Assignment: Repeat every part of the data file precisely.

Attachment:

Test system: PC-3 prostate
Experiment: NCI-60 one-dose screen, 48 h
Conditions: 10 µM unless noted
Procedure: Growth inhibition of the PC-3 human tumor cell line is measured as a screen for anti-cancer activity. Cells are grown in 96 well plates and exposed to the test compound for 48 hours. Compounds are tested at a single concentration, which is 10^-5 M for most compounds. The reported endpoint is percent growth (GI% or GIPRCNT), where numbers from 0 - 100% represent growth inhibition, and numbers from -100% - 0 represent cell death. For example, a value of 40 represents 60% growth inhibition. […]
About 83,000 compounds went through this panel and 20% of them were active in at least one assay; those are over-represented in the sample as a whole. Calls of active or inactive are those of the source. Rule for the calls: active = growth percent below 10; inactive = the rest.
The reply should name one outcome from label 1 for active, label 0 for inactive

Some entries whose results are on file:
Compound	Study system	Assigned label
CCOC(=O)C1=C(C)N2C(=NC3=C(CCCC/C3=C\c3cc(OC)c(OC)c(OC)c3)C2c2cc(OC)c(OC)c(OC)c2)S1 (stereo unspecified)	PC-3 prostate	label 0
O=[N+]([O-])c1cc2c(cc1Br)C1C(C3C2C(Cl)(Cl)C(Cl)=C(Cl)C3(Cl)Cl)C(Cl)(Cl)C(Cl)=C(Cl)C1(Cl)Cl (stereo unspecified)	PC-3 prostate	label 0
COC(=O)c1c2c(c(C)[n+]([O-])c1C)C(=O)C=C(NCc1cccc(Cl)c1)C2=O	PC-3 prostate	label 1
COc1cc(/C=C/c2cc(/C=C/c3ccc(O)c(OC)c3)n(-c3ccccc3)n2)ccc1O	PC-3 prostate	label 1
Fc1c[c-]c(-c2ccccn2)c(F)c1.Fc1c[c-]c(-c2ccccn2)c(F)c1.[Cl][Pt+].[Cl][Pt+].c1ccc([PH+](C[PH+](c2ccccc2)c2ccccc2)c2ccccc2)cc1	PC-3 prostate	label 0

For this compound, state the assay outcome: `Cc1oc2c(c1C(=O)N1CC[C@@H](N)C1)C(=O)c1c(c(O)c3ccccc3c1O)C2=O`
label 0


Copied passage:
Test system: PC-3 prostate
Experiment: NCI-60 one-dose screen, 48 h
Conditions: 10 µM unless noted
Procedure: Growth inhibition of the PC-3 human tumor cell line is measured as a screen for anti-cancer activity. Cells are grown in 96 well plates and exposed to the test compound for 48 hours. Compounds are tested at a single concentration, which is 10^-5 M for most compounds. The reported endpoint is percent growth (GI% or GIPRCNT), where numbers from 0 - 100% represent growth inhibition, and numbers from -100% - 0 represent cell death. For example, a value of 40 represents 60% growth inhibition. […]
About 83,000 compounds went through this panel and 20% of them were active in at least one assay; those are over-represented in the sample as a whole. Calls of active or inactive are those of the source. Rule for the calls: active = growth percent below 10; inactive = the rest.
The reply should name one outcome from label 1 for active, label 0 for inactive

Some entries whose results are on file:
Compound	Study system	Assigned label
CCOC(=O)C1=C(C)N2C(=NC3=C(CCCC/C3=C\c3cc(OC)c(OC)c(OC)c3)C2c2cc(OC)c(OC)c(OC)c2)S1 (stereo unspecified)	PC-3 prostate	label 0
O=[N+]([O-])c1cc2c(cc1Br)C1C(C3C2C(Cl)(Cl)C(Cl)=C(Cl)C3(Cl)Cl)C(Cl)(Cl)C(Cl)=C(Cl)C1(Cl)Cl (stereo unspecified)	PC-3 prostate	label 0
COC(=O)c1c2c(c(C)[n+]([O-])c1C)C(=O)C=C(NCc1cccc(Cl)c1)C2=O	PC-3 prostate	label 1
COc1cc(/C=C/c2cc(/C=C/c3ccc(O)c(OC)c3)n(-c3ccccc3)n2)ccc1O	PC-3 prostate	label 1
Fc1c[c-]c(-c2ccccn2)c(F)c1.Fc1c[c-]c(-c2ccccn2)c(F)c1.[Cl][Pt+].[Cl][Pt+].c1ccc([PH+](C[PH+](c2ccccc2)c2ccccc2)c2ccccc2)cc1	PC-3 prostate	label 0

For this compound, state the assay outcome: `Cc1oc2c(c1C(=O)N1CC[C@@H](N)C1)C(=O)c1c(c(O)c3ccccc3c1O)C2=O`
label 0